By: Natasha Knox
In general, keeping secrets is bad for relationships. When it comes to debt, that secret is especially bad. What your partner doesn’t know actually can hurt them…and you, financially.
Many people find that debts such as mortgages are easier to speak about than debts such as back taxes, credit cards, or lines of credit. Those types of debts can bring out the fears in all of us. We worry that will be scrutinized and judged. It’s no wonder that it is so common for people to lie to their spouses about money.
Building a life together must rest on a realistic understanding of your respective financial foundations. If your partner doesn’t know about your debt, they will have lifestyle and savings expectations that might be reasonable based on household income, but completely unreasonable based on your debt levels.
This can quickly lead to one of two outcomes: You’ll fess up about the debt and work through the fallout, or you’ll continue to struggle to keep up appearances as the debt spirals out of control. This will probably lead to your partner finding out, anyway, when the debt becomes too much to manage. This pattern leads to even more fallout, both emotionally and financially.
It doesn’t have to be like this. There is a better way.
How to have the conversation.
Ideally, the time to talk about debt is once your relationship is serious, but before you make firm plans to move in together or get married. Once you’ve made the commitment to build a life together, you need to have a clear understanding of each other’s financial pictures. Some couples choose to keep their finances separate.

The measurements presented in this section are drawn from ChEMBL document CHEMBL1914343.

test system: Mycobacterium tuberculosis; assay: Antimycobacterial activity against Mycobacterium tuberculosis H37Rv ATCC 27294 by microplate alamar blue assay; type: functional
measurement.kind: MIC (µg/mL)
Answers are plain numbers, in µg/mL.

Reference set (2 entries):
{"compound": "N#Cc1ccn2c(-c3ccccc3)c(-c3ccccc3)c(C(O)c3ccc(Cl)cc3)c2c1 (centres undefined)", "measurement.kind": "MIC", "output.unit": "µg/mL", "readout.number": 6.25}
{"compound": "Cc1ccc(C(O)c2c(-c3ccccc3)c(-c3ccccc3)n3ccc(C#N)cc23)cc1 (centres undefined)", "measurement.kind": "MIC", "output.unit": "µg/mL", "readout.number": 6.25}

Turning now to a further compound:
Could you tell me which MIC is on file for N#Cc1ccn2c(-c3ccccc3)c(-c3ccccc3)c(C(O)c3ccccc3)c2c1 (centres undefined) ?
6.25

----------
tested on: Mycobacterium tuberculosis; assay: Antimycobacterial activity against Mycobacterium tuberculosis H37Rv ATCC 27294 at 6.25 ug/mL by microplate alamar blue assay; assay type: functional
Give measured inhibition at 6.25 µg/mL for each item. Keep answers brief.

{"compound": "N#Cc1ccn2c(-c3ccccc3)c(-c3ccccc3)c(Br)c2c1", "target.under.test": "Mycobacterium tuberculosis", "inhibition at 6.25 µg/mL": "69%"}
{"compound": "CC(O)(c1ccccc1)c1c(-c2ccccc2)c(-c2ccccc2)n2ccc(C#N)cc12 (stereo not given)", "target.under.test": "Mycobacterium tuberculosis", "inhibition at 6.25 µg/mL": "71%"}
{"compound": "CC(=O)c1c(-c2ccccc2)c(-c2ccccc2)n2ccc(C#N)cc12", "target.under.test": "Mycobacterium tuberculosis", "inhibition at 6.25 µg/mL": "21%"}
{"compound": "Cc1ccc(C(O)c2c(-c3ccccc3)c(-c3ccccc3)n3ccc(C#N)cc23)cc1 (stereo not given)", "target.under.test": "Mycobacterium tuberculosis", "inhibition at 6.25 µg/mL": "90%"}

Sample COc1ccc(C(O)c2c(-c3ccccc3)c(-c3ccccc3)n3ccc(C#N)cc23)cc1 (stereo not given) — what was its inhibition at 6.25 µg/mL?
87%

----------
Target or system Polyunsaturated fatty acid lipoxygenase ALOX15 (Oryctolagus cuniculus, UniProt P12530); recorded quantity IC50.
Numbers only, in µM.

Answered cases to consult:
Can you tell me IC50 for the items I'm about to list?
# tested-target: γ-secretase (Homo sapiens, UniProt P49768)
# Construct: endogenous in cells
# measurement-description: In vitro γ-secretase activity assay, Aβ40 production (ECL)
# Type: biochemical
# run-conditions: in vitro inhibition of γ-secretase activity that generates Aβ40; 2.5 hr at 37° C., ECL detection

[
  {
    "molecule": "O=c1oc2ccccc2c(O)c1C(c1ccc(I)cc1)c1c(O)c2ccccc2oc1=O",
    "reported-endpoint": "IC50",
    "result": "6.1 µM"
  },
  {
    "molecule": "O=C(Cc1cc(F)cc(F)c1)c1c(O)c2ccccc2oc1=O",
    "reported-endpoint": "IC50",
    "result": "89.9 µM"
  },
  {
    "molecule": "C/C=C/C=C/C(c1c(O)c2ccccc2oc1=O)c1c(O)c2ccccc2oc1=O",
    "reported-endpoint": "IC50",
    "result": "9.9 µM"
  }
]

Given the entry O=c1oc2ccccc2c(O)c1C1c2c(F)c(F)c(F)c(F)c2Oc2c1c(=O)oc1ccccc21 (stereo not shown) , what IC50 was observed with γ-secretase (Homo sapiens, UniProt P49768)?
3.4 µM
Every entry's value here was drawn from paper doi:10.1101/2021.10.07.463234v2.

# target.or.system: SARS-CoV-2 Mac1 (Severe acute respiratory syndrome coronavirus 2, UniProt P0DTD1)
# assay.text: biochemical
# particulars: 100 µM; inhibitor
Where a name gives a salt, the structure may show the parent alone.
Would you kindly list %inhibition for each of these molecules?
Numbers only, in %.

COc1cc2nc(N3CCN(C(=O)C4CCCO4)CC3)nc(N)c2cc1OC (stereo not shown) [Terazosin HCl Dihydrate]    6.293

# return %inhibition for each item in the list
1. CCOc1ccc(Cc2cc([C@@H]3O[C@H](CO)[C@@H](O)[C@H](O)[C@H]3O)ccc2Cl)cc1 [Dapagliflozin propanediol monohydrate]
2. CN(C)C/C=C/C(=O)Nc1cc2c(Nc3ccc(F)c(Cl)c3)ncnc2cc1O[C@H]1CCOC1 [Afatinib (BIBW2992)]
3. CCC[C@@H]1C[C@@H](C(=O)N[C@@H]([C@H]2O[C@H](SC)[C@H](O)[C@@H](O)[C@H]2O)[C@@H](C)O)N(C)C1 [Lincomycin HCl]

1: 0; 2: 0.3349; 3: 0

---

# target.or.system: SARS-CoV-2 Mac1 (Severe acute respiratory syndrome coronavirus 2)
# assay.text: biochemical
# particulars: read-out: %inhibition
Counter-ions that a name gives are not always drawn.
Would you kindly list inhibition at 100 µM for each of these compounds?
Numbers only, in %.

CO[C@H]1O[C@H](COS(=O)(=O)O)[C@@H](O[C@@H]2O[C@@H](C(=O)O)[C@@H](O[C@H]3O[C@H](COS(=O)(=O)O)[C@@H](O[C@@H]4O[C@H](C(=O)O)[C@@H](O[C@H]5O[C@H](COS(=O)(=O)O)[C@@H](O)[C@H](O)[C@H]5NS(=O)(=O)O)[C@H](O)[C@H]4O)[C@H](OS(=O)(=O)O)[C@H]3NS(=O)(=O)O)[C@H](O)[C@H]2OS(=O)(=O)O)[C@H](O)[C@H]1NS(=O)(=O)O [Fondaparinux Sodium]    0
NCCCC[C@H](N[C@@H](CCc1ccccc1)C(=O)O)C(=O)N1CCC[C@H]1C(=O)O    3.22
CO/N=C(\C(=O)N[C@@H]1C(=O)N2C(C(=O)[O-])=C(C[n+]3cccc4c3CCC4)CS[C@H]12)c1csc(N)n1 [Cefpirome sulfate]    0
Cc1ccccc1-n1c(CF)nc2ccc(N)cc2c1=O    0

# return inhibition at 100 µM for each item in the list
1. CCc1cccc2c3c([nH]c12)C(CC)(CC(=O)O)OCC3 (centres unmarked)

Separate finances are fine. Secret finances are not. Whether separate or joint, the important elements are trust and honesty. So, how do you take the big step to open up about your debt?
Start by setting a time to talk. Let your partner know that you have something important to discuss with them and set a time when you will not be interrupted and neither of you will be too tired.
Know all the facts.
Ensure that you clearly understand your debt and can present accurate details. How big is it? How was it incurred? How have you been handling it so far?
Have a plan for paying off the debt.
Be prepared to share those details with your partner. A plan is key to a positive outcome from the conversation. Even better…
Start implementing the plan before the conversation.
This will show that you are trustworthy, that you are serious and capable of getting your finances on-track, and that your financial past doesn’t have to be your financial future.
Your partner will likely have some questions. Be prepared to answer them fully and honestly. He or she may also have ideas. Be open to them. Arriving at a solution together could lay a positive foundation for solving future financial issues in your relationship.
Natasha Knox is the founder of Pax Financial Planning and Education Inc. She helps people think, feel, and act better with their money.
Originally published at www.ellevatenetwork.com.